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Posts Tagged ‘Lawrence Pressman’

As anyone who’s dug through the archives of the blog will know, a lot of my earliest reviews were written for the online newspaper of a very early social media/open-source collaborative encyclopedia website, and I still do a piece for them every week. Usually this is a topical review, which has obviously been tricky for the last couple of months, but at least this frees me up somewhat to contribute to the themed issues the paper occasionally runs. They recently did an ornithological number, which I treated with due respect by submitting an update of my 2012 review of The Giant Claw, and I have just been informed they’re following this up with a bug-themed issue, and would appreciate something appropriate.

Well, as you know, if I have a genuine passion in my life, it is science fiction, and there does seem to be an implicit link between insects on film and the SF genre. You can start the line with Them!, and then trace a path through the years, taking in such treats as Tarantula! (not actually about an insect, of course, but as we shall see taxonomic precision is not the strong suit of arthropod-related cinema), The Deadly Mantis, The Fly and its sequels,  and so on, down through Phase IV and on to the present day (personally I’ve always felt that Aliens in particular owes a huge debt to Them!). This doesn’t even touch on the Japanese contribution to the tradition – how can one not mention Mothra? (There are also the giant caterpillars which appear in Rodan and, much later, Godzilla Vs Megaguirus.) It’s actually a lot harder to think of insect-related movies which aren’t SF – the only ones I can think of are The Naked Jungle and The Swarm, in which Charlton Heston and Michael Caine contend with large numbers of our exoskeletal friends.

Still, the sheer number of bug movies in the SF-horror vein suggests there has always been money to be made here. This may explain the nature (no pun intended) of the distinctly odd movie The Hellstrom Chronicle, made in 1971 and directed by Ed Spiegel and Walon Green. The Hellstrom Chronicle was advertised in the style of those SF-horror projects, on the strength of its various baleful pronouncements on the future of the human race, which seems to me to be rather disingenous considering it is actually a wildlife documentary (albeit one including brief clips from Them! and The Naked Jungle). Nevertheless, the film was a financial success and won an Oscar and a BAFTA, so it clearly didn’t do anyone any harm.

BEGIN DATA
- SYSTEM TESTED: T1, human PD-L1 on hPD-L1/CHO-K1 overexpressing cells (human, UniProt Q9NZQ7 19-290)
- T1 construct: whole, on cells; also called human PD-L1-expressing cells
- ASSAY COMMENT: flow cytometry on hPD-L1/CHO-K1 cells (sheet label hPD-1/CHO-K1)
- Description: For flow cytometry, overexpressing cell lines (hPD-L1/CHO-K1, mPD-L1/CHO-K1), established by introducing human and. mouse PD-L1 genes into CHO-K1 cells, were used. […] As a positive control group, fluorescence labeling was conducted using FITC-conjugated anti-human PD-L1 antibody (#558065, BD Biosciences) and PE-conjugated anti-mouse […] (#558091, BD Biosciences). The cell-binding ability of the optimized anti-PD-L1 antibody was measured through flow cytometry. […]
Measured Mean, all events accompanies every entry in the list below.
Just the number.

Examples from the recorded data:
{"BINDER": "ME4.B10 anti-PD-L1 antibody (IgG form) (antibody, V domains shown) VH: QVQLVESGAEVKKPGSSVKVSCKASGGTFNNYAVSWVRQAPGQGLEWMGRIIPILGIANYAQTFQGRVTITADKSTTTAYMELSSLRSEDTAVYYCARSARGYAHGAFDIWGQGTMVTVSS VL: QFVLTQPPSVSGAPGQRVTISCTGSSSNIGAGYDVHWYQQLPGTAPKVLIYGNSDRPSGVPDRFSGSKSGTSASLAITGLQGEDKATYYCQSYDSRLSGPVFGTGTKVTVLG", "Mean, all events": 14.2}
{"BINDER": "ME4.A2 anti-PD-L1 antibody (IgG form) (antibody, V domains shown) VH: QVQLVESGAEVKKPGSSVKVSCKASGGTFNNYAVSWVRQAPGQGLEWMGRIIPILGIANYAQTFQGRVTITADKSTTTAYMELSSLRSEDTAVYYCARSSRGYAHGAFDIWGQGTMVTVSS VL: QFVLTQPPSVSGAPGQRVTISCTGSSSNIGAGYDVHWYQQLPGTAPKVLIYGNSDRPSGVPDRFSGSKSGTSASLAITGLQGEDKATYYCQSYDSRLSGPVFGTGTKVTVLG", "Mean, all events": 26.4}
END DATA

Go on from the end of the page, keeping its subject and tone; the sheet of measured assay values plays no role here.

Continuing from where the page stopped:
After some striking opening footage representing the formation of the Earth and the origins of life itself, and then some nice footage of carnivorous plants doing their thing, we meet the radical scientist Dr Nils Hellstrom himself. Hellstrom has a PhD (Doctor of Philosophy), an MS (Master of Science), and is WF (wholly fictitious). He is played by Lawrence Pressman, who basically hosts and narrates the entire movie. Hellstrom is, by his own admission, a fanatic, a heretic, and a lunatic, and has fallen out of favour with the scientific establishment due to his his unpopular Big Idea: this is that, in the ongoing struggle between the human race and the insect world, there can only be one victor, and it’s not going to be the big soft pink fleshy things.

The rest of the movie is basically Hellstrom trying to convince the audience that we’re all doomed, and supporting his argument with various pieces of state-of-the-art footage of insects in their everyday lives. We are treated to segments showing battles between red and black harvester ants, more ants attacking a termite colony, the curious sex lives of spiders, a startling sequence showing what it’s like to be inside a plane flying through a locust swarm, driver ants on the march, and so on.